I'll also throw out that anyone that does not have personal experience with what a bad divorce is like (whether as a lawyer or as one of the divorced pair), just has no idea. How many Boglehead would be willing to enter into a long time contract for something say like putting up large amount of money to start a business with a partner ... and it is decided, that well look, we don't need any contracts signed. We're good buddies, we like each other. Friends for better or worse, right? Shoot, if things go to hell, we'll just kind of get lawyers and hash it in the courts if we have too. What do you think the Bogleheads advice would be for THAT scenario? :)

This thing of you guys don't have enough money or assets to get a prenup is just spectacularly bad advice in my opinion. In 10-15 years, there should be/probably will be some real money on the table. You'll find that people change when there is a large pot of cash on the table to be divided (or not).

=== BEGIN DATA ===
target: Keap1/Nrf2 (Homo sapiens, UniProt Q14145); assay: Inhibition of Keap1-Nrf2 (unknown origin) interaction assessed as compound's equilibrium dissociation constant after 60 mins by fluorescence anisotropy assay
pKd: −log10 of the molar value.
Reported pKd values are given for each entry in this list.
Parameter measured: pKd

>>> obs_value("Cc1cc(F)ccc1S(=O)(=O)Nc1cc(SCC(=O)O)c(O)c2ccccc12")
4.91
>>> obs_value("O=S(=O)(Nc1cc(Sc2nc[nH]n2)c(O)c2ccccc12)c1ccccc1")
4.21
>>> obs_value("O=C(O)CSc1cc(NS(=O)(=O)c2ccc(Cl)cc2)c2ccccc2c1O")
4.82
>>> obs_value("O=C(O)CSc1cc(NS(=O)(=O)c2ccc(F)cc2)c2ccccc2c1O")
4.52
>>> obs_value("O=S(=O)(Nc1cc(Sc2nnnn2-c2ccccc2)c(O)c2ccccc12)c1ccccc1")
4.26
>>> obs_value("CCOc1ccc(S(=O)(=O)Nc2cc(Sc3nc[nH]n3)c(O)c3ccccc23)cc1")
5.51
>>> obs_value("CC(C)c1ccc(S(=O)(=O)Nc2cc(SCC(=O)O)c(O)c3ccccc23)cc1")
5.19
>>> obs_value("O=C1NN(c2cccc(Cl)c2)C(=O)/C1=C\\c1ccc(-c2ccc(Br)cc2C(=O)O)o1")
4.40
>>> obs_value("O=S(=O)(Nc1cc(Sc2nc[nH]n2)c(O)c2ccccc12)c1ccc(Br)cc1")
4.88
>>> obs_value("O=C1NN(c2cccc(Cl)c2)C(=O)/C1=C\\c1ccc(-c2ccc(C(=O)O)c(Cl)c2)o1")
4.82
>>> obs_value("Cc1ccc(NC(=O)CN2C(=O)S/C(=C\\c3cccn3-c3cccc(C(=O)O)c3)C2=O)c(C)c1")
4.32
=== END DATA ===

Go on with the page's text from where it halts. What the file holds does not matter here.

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HomerJ
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Re: Any benefit to a prenup for us?

Post by HomerJ »

pezblanco wrote:The whole philosophy of most people on this board is to not take needless risks. 20 percent chance of divorce is still worse odds than Russian Roulette.
Well, it's not like it's 100% out of your control like Russian Roulette... I would assume people who have a philosophy to not take needless risks would be more careful than the average person when choosing a spouse.